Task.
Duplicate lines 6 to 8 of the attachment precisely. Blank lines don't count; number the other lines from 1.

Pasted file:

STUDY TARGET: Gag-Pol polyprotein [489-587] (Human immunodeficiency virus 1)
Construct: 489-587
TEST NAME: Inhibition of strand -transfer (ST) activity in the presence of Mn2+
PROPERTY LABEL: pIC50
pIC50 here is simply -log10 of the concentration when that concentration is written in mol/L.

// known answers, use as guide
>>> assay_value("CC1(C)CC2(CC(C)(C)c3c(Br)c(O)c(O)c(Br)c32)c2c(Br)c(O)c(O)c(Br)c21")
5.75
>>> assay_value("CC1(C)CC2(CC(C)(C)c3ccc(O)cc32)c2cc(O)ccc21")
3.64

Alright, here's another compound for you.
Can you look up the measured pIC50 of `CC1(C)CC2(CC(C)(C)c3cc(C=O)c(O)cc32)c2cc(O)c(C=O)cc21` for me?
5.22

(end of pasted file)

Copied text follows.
// known answers, use as guide
>>> assay_value("CC1(C)CC2(CC(C)(C)c3c(Br)c(O)c(O)c(Br)c32)c2c(Br)c(O)c(O)c(Br)c21")
5.75